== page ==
Scoop out the seeds with a spoon and then cut each piece in half crosswise, leaving the scooped out portion intact.
Place all 4 pieces in a roasting pan, skin side down. Fill the pan with just enough water to cover the bottom of the pan. Sprinkle the squash with salt and pepper. Cover the pan with foil and put in the oven for 45 minutes to one hour, or until the squash is tender.
You can remove the foil during the last few minutes to let any water left in the pan evaporate.
When cooked, remove the squash from the oven and tent with foil to keep warm.

Meanwhile, in a heavy skillet over medium heat, saute the onions in a small amount of olive oil and Earth Balance until they are very soft.
Add the garlic, thyme, cinnamon and cayenne and stir for a few minutes more.
Add the tofu to the pan and gently stir (avoid breaking up the cubes) until it has heated through.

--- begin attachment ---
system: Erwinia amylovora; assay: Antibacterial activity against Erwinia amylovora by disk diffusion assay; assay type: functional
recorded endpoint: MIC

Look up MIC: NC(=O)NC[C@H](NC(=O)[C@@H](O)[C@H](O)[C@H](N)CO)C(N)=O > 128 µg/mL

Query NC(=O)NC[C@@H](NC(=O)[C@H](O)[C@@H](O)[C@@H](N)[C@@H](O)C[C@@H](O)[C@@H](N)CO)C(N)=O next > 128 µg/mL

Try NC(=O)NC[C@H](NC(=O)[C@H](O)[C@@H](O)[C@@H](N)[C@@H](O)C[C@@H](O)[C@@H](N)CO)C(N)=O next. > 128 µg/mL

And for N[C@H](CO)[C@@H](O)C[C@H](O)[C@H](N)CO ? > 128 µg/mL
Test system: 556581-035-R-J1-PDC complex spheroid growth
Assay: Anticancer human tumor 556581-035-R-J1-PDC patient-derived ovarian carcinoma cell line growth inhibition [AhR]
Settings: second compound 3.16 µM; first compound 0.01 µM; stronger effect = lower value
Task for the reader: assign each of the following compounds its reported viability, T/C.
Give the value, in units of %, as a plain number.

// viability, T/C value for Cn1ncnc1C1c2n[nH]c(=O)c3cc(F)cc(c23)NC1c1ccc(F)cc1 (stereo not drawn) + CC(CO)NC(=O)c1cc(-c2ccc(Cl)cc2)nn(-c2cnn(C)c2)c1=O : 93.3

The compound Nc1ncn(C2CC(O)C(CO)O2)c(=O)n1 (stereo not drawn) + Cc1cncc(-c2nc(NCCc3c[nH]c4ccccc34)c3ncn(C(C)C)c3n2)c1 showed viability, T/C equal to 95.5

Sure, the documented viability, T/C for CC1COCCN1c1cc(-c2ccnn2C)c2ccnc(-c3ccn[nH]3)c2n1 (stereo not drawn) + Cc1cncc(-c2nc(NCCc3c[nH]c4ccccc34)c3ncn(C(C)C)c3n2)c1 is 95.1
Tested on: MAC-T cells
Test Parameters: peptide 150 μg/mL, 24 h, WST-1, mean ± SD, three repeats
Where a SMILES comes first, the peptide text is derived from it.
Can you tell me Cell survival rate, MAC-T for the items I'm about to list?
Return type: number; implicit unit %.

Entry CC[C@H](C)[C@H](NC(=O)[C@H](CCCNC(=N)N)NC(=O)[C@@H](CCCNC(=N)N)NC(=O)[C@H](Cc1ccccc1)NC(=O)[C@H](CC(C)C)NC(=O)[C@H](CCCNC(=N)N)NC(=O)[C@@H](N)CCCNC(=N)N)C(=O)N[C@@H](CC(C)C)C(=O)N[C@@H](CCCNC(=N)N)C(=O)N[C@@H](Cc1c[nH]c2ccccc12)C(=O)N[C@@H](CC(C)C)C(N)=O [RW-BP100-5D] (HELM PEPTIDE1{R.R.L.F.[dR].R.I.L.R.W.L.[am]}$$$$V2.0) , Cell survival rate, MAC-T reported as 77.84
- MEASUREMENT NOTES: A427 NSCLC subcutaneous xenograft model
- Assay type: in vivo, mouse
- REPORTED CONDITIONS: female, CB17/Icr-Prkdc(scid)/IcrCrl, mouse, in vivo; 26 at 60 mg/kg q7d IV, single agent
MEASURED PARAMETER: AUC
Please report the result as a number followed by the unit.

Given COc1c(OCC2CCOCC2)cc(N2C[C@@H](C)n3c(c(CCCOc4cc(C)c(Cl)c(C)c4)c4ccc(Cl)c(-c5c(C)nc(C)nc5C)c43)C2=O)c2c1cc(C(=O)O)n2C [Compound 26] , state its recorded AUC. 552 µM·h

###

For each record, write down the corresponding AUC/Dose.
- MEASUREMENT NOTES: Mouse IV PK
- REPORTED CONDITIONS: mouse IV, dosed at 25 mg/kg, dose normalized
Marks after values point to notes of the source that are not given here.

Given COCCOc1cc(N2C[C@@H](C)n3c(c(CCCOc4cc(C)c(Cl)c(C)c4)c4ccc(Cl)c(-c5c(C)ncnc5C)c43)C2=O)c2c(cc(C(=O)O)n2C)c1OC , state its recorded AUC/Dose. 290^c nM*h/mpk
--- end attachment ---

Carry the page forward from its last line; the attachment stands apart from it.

Pour in the vermouth and cook, stirring, until the liquid evaporates.
Add the walnuts.
Pour in the 1/2 & 1/2 and cook, stirring, until the sauce thickens.
Remove from the heat and season to taste with kosher salt and freshly ground black pepper.

To serve***, mound spoonfuls of the tofu mixture into each squash cavity, sprinkle with shaved parmesan (optional), surround with a green salad and enjoy.

Cooks Notes:
* You could substitute soy milk for the 1/2 & 1/2, making this vegan-firendly.
** Earth Balance Natural Buttery Spread is my new "butter" of choice. It has no saturated fat, is cholesterol free, is easy to cook with and has lots of other attributes that are good for you. Have I given up on butter? No. I just don't use so much of it.
*** I came up with other ideas for the tofu mixture as I was merrily cooking away:
Add sauteed mushrooms to the mix (if only I'd had some)
Mix toasted, seasoned bread crumbs with finely grated parmesan cheese, sprinkle it over the top of the tofu, dot with more Earth Balance and return the whole thing to the oven to melt it deliciously into the mix.